Fresh Food

Digging Into Diverse Produce

WGB breaks down the most popular and emerging specialty and ethnic fruits and veggies
Photograph courtesy of The Fresh Market

With the rise of plant-based foods and "flexitarian" consumers, the year ahead is well-positioned for increased innovation and interest in the produce department—and variety has never been more plentiful. Retailers are diversifying their assortments of fruits and vegetables, from dragon fruit to bok choy and purple Brussels sprouts, encouraging consumers to explore specialty and ethnic varieties from around the globe.

With more options covering a range of robust flavor profiles and exciting color pallets, consumers are increasingly bringing produce to the center of the plate. According to a recent study by Chicago-based C+R Research, in partnership with Frieda’s Specialty Produce, 68% of shoppers plan to serve more vegetable-forward dishes this spring, and 66% are looking to try new varieties such as colored cauliflower and rainbow carrots over classics such as kale and artichokes.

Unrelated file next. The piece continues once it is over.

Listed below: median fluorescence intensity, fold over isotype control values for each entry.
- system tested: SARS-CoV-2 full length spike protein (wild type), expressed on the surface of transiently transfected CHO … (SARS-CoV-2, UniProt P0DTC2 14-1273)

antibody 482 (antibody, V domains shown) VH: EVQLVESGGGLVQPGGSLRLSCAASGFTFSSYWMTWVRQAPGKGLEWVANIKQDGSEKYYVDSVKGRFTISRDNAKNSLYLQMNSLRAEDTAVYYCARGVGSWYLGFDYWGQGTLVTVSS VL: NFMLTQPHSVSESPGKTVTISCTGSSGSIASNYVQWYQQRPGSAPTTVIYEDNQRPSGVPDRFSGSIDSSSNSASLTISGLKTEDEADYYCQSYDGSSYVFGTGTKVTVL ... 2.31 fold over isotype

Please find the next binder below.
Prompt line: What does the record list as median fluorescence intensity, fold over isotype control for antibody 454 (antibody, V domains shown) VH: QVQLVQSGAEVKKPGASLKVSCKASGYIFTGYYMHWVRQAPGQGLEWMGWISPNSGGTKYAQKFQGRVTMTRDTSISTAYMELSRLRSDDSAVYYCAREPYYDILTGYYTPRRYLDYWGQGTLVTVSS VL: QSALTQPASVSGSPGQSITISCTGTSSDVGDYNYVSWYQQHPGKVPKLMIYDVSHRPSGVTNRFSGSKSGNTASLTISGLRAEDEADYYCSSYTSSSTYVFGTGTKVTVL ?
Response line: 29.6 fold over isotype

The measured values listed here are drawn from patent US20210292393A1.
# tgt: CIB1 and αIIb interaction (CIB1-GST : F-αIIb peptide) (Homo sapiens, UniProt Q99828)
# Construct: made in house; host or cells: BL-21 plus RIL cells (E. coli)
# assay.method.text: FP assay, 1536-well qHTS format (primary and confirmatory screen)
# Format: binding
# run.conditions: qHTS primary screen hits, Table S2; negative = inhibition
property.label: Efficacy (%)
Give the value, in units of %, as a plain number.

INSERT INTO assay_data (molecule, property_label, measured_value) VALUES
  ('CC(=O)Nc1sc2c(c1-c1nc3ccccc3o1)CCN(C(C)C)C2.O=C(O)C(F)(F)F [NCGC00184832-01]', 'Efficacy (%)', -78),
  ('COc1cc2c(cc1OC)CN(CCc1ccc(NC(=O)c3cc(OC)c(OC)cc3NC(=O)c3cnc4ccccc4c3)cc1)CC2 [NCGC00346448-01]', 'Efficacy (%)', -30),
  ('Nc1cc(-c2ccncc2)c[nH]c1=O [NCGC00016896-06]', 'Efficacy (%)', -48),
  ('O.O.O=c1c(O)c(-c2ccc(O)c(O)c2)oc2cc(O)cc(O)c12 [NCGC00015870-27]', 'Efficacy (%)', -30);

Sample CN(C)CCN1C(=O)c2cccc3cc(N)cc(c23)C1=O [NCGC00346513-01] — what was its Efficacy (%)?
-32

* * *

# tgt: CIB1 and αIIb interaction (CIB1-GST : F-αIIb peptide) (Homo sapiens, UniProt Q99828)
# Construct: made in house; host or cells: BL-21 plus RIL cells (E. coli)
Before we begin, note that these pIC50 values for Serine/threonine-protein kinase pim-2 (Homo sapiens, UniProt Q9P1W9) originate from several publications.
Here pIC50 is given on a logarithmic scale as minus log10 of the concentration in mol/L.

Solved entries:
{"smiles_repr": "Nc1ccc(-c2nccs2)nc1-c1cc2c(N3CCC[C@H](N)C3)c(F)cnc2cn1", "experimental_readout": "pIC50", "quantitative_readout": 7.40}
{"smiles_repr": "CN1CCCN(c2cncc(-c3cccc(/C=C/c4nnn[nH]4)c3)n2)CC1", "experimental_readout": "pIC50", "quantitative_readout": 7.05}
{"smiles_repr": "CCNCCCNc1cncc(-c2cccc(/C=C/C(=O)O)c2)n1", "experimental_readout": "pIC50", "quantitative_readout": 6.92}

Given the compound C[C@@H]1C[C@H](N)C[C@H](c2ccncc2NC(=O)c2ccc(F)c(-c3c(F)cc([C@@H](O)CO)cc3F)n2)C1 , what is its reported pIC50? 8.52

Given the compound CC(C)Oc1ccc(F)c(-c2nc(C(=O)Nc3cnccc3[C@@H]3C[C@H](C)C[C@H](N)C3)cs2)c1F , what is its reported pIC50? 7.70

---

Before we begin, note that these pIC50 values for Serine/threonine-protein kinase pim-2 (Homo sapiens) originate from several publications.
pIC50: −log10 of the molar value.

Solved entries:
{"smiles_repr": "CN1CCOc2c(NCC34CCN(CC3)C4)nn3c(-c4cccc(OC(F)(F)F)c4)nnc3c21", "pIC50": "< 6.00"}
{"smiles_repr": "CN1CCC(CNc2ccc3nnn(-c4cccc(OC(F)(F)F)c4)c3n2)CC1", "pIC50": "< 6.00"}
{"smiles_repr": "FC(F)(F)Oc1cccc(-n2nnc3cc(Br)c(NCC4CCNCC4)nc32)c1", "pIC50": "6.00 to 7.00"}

That interest in exploration is good news for retailers, because the same study revealed that 73% of shoppers will choose one grocery store over another based on the variety offered in the produce department. As such, aggressive retailers are stepping up their efforts with special selling events, in-store demos, tastings and promotions to familiarize shoppers with diverse varieties and drive growth in the specialty and ethnic category.

A Taste of the Tropics 

Specialty and ethnic fruits are up 12% in dollar sales and up 9% in volume compared to a year ago, according to Idaho Falls, Idaho-based market research firm Category Partners. While overall share of the produce department’s sales in these items remains relatively small, tropical varieties are fueling the category’s growth, particularly with sales of dragon fruit growing 16% and sales of cactus leaves growing 27% over the past year, according to Category Partners data.

Once limited in availability and viewed as intimidating to prepare, tropical fruits and vegetables have become a staple in retailers’ produce departments as consumers become more inspired to experiment with cultural cuisine and authentic flavors.